The Obama Administration states that tuition cost has increased 250% over the past 30 years. Likewise, average family income has only increased 16%. The average student graduates $26,000 in the debt.

The President says,“Higher education is still the best ticket to upward mobility in America, and if we don’t do something about keeping it within reach, it will create problems for economic mobility for generations to come, and that’s not acceptable.”

More than half of the top 30 fastest growing jobs call for a higher education. Currently, the United States is ranked 9th in the number of what is considered “young adults” in college.

On August 22, President Obama spoke at the University at Buffalo. In his address he stated, “Colleges that keep their tuition down and are providing high quality education are the ones that are going to see their taxpayer funding go up. It is time to stop subsidising schools that are not producing good results and reward schools that deliver for American students and our future.”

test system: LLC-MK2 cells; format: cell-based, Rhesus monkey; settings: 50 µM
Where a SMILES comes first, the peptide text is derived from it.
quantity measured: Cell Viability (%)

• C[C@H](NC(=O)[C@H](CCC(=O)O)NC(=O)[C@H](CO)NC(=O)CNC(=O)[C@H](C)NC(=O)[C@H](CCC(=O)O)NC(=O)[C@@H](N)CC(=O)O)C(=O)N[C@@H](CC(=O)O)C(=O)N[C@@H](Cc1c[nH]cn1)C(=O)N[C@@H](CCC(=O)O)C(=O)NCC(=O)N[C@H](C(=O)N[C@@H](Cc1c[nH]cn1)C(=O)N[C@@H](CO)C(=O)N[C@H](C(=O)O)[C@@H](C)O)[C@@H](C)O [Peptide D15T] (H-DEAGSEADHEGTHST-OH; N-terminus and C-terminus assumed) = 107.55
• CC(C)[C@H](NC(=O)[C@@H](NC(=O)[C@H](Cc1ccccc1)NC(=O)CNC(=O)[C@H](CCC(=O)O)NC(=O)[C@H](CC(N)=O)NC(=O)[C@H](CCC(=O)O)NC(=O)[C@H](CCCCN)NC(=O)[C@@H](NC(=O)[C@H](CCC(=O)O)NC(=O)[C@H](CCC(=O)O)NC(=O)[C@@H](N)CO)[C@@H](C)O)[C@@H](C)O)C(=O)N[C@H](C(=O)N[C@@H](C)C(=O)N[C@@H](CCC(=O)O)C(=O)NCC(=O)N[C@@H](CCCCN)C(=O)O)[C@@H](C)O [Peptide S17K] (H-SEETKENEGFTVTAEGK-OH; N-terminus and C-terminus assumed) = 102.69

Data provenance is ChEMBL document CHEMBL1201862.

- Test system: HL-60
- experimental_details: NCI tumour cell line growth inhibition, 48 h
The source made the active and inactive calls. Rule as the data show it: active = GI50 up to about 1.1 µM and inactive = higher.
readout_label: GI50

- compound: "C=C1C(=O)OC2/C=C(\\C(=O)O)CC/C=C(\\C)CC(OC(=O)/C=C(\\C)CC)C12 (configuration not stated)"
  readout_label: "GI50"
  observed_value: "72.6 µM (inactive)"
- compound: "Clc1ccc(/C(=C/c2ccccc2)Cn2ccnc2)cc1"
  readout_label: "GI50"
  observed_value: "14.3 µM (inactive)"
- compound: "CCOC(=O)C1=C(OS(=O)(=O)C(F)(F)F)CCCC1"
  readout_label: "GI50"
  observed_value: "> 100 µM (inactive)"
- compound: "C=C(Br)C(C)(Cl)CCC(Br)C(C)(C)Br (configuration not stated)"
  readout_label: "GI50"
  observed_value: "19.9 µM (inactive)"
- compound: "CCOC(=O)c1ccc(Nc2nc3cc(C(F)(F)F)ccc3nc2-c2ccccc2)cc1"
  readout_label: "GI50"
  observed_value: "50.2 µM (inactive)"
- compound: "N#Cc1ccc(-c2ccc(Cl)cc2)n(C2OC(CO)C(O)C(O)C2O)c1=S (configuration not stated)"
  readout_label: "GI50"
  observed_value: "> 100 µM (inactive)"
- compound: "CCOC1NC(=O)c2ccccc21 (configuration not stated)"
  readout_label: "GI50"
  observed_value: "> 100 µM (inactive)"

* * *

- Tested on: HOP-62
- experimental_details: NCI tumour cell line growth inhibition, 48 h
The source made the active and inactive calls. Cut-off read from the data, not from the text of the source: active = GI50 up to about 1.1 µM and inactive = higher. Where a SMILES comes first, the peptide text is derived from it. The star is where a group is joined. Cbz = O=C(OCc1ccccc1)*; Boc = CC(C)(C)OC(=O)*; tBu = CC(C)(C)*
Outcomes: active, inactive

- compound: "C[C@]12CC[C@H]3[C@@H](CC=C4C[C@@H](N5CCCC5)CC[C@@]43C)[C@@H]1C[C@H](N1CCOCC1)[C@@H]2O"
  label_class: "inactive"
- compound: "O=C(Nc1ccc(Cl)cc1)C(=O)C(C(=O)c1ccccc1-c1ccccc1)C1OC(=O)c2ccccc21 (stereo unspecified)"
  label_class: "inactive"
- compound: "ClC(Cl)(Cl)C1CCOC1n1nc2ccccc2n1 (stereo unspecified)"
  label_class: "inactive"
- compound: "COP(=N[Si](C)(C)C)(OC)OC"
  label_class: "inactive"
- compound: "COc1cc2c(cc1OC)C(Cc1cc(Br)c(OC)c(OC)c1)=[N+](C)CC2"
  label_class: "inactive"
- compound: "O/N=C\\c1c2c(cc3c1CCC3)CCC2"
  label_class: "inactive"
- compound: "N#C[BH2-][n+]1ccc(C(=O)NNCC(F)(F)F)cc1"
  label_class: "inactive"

Students may be glad to hear that their university may be getting its own report card for a change. However, the debate of the possible scoring system is just starting.

It may be some time before any act of administration will be able to have some control over tuition cost.

Check for a copy of the scorecard.

Wednesday, September 18, 2013

UWL Is LaCrosse Loggers Sponsor, by Sean Eaton

For $40,000 a year from UW-La Crosse, the Eagles baseball team will in turn be able to begin playing their games at the LaCrosse Loggers’ Copeland Field in 2014.  UWL is already a game sponsor and has a “guess his major” promotion each home game.

Through the partnership, the University along with the Loggers are attempting to raise $600,000 for the necessary improvements to Copeland Field. As of this point, due in large part to a $300,000 donation from Festival Foods, the Loggers, along with UW-La Crosse, are well on their way to their goal. Josh Whitman, UWL a.d., has stated that none of the financial responsibilities of this partnership will at any time fall on the students.